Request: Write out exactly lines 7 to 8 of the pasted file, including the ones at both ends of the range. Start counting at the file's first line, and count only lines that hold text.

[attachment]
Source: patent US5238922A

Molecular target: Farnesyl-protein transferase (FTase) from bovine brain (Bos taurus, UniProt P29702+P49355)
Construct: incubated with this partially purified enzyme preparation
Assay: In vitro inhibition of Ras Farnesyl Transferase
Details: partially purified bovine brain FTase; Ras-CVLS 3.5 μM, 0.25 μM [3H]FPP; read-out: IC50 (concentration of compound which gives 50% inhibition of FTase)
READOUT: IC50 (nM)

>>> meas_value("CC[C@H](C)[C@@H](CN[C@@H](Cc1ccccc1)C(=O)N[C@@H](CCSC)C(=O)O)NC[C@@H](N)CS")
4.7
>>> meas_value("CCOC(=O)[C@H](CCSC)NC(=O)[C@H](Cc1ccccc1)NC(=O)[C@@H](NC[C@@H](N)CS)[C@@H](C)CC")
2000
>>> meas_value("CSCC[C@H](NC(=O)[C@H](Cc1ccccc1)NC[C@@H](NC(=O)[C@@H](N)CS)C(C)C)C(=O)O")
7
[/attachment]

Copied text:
>>> meas_value("CC[C@H](C)[C@@H](CN[C@@H](Cc1ccccc1)C(=O)N[C@@H](CCSC)C(=O)O)NC[C@@H](N)CS")
4.7